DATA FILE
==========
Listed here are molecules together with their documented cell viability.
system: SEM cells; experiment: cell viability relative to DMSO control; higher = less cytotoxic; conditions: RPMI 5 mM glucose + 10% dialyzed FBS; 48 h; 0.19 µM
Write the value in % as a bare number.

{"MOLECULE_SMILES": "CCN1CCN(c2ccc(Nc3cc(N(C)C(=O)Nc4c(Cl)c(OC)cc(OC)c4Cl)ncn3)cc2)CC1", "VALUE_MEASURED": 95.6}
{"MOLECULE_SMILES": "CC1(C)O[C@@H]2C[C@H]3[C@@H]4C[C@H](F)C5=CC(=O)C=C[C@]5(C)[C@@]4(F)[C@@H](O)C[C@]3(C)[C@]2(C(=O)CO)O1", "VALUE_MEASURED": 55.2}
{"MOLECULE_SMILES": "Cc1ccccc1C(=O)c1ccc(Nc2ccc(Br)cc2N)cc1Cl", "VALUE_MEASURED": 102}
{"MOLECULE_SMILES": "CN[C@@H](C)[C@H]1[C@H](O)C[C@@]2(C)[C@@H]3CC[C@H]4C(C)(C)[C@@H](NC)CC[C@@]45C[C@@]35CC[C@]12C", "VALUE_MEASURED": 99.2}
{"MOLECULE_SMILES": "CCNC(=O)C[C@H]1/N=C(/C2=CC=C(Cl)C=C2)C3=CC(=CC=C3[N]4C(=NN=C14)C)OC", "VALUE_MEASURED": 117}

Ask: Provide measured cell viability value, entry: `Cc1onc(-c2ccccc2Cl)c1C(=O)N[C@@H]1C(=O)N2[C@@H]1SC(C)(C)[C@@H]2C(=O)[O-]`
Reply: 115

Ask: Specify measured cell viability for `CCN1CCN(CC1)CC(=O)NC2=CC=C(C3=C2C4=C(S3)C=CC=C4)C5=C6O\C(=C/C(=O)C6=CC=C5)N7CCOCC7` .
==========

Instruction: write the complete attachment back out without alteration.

Listed here are molecules together with their documented cell viability.
system: SEM cells; experiment: cell viability relative to DMSO control; higher = less cytotoxic; conditions: RPMI 5 mM glucose + 10% dialyzed FBS; 48 h; 0.19 µM
Write the value in % as a bare number.

{"MOLECULE_SMILES": "CCN1CCN(c2ccc(Nc3cc(N(C)C(=O)Nc4c(Cl)c(OC)cc(OC)c4Cl)ncn3)cc2)CC1", "VALUE_MEASURED": 95.6}
{"MOLECULE_SMILES": "CC1(C)O[C@@H]2C[C@H]3[C@@H]4C[C@H](F)C5=CC(=O)C=C[C@]5(C)[C@@]4(F)[C@@H](O)C[C@]3(C)[C@]2(C(=O)CO)O1", "VALUE_MEASURED": 55.2}
{"MOLECULE_SMILES": "Cc1ccccc1C(=O)c1ccc(Nc2ccc(Br)cc2N)cc1Cl", "VALUE_MEASURED": 102}
{"MOLECULE_SMILES": "CN[C@@H](C)[C@H]1[C@H](O)C[C@@]2(C)[C@@H]3CC[C@H]4C(C)(C)[C@@H](NC)CC[C@@]45C[C@@]35CC[C@]12C", "VALUE_MEASURED": 99.2}
{"MOLECULE_SMILES": "CCNC(=O)C[C@H]1/N=C(/C2=CC=C(Cl)C=C2)C3=CC(=CC=C3[N]4C(=NN=C14)C)OC", "VALUE_MEASURED": 117}

Ask: Provide measured cell viability value, entry: `Cc1onc(-c2ccccc2Cl)c1C(=O)N[C@@H]1C(=O)N2[C@@H]1SC(C)(C)[C@@H]2C(=O)[O-]`
Reply: 115

Ask: Specify measured cell viability for `CCN1CCN(CC1)CC(=O)NC2=CC=C(C3=C2C4=C(S3)C=CC=C4)C5=C6O\C(=C/C(=O)C6=CC=C5)N7CCOCC7` .